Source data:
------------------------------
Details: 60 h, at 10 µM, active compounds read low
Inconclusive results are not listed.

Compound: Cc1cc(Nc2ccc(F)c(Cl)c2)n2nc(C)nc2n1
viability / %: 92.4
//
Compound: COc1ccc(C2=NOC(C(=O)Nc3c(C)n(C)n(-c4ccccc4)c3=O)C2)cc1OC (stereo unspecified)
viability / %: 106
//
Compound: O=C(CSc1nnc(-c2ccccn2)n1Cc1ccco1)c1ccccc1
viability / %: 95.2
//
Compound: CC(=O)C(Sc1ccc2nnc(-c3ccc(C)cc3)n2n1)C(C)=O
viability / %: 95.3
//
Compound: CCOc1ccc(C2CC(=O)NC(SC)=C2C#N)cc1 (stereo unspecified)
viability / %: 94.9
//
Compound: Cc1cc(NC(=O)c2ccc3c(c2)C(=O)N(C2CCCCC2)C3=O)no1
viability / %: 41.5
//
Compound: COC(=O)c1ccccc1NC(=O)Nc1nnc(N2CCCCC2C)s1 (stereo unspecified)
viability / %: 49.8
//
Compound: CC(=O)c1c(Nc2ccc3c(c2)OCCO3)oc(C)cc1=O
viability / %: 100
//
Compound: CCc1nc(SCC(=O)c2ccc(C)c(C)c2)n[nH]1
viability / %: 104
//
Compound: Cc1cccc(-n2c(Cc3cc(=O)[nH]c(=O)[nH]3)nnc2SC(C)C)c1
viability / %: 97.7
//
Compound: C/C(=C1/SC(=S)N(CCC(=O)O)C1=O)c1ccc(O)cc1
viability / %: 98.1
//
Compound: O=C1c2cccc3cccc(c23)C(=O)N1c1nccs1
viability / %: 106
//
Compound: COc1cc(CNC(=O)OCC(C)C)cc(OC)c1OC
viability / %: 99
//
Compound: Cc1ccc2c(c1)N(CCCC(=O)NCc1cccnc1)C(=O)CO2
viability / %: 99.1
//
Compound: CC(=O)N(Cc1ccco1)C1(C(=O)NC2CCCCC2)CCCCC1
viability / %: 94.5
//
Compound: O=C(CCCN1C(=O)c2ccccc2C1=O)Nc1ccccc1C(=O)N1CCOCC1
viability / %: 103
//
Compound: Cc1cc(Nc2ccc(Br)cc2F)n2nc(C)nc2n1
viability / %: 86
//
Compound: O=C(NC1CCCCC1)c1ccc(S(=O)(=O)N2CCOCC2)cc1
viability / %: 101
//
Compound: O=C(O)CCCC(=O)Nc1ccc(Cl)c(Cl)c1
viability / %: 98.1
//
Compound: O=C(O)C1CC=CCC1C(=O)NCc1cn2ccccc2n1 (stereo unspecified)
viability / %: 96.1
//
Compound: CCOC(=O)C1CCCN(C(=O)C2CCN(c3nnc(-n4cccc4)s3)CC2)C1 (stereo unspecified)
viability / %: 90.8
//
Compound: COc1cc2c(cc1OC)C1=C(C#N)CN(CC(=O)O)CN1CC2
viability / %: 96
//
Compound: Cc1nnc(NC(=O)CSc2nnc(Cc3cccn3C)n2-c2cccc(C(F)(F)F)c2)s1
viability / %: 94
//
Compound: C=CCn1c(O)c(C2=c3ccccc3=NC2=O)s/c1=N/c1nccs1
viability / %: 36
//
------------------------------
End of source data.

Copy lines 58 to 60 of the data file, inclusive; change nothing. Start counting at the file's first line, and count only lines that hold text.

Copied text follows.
viability / %: 98.1
//
Compound: O=C(O)C1CC=CCC1C(=O)NCc1cn2ccccc2n1 (stereo unspecified)